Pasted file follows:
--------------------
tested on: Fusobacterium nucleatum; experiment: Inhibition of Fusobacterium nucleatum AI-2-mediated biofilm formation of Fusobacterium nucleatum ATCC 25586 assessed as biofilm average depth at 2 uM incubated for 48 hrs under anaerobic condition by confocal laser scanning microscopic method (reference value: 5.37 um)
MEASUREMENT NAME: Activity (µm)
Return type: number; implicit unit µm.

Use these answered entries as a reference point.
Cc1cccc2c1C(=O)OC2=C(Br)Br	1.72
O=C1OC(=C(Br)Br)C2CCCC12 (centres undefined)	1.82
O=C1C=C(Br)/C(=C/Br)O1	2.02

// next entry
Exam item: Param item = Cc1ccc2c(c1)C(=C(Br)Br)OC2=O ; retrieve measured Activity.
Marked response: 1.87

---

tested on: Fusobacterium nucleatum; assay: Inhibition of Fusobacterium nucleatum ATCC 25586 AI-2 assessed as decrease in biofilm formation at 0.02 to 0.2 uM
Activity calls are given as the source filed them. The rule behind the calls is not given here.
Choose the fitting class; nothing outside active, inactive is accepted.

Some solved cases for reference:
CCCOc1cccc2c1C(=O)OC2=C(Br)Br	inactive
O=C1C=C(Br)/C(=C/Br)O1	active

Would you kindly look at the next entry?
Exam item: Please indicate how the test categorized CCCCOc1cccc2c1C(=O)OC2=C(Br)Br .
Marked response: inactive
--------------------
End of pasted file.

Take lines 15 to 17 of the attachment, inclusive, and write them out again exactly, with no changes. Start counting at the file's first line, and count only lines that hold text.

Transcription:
Some solved cases for reference:
CCCOc1cccc2c1C(=O)OC2=C(Br)Br	inactive
O=C1C=C(Br)/C(=C/Br)O1	active